Word Wars: This Year's 'Word Perfect' Public Procurement Case Trilogy

This is the third seminal judgment this year on the public procurement procedure used to evaluate tenders to provide the Immigration Service and Legal Aid Board with interpretation services (Word Perfect Translation Services Limited v The Minister for Public Expenditure and Reform (No.3) [2018] IECA 156). In this case, the Court of Appeal found two manifest errors had been made by the Office of Government Procurement and set aside the decision to award interpretation services to Translations.ie.


On 12 October 2015, the Office of Government Procurement published a request for tenders to establish a Framework Agreement for the Provision of Interpretative Services. The Framework Agreement included eight lots; this series of disputes concerns the fourth lot for tender: Lot 4- the provision of interpretation services to the Immigration Service and Legal Aid Board. To date Lot 4 has generated three important judgments.

  1. Damages: Word Perfec t (No. 1) [2018] IECA 35

    The first judgment (Word Perfect Translation Services Ltd. v. Minister for Public Expenditure and Reform (No. 1) [2018] IECA 35) concerned damages, with the Court of Appeal finding that:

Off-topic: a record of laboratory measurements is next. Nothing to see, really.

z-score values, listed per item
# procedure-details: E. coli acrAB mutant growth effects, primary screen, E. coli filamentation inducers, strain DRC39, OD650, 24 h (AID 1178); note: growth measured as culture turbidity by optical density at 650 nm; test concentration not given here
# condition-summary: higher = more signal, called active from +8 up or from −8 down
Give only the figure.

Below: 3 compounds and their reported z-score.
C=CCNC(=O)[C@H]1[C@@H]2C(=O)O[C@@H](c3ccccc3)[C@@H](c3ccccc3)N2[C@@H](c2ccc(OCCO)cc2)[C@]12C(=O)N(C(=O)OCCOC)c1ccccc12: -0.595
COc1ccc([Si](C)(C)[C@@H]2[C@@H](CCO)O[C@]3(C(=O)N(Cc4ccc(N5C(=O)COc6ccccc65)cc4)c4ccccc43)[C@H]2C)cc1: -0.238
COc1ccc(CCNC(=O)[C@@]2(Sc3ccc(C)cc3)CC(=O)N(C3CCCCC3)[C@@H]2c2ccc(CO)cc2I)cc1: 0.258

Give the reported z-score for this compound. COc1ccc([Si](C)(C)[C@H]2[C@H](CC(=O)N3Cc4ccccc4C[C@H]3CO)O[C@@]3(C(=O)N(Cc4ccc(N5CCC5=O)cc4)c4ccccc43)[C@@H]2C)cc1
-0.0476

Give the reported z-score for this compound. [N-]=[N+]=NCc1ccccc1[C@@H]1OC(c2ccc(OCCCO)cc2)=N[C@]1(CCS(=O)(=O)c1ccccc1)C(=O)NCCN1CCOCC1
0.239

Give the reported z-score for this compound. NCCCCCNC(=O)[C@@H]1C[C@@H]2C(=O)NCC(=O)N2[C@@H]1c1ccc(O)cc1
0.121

Member States are required by EU law to provide remedies by reference to the Francovichcriteria. (i.e. damages may be awarded where claimants can demonstrate an objective breach of EU law which is either "grave or manifest" or "inexcusable" Okunade v. Minister for Justice [2002] IESC 49, [2003] 3 IR 153). The criteria for damages is a matter to be determined and estimated by national law. Hogan J. stressed: the high bar to a claimant recovering damages pursuant to the Francovich criteria should inform any assessment of whether damages can be an adequate remedy (para. 59). 2. Three Requirements to "Discover" a Rival's Tender Documents - Word Perfect (No. 2) [2018] IECA 87

    The second judgment (Word Perfect Translation Services Limited v The Minister for Public Expenditure and Reform (No.2) [2018] IECA 87 provided a test for discovery applications in public procurement challenges. The Court of Appeal determined that to obtain discovery of a rival's tender documentation, an applicant was required to establish that the documents in question were:

    Relevant to the arguments outlined in the pleadings in the main dispute; (BAM PPP PGGM Infrastructure Cooperative BV v. NTMA [2015] IECA 246) Necessary to these arguments; and Indispensable for the fair disposal of the procurement challenge. Finally...

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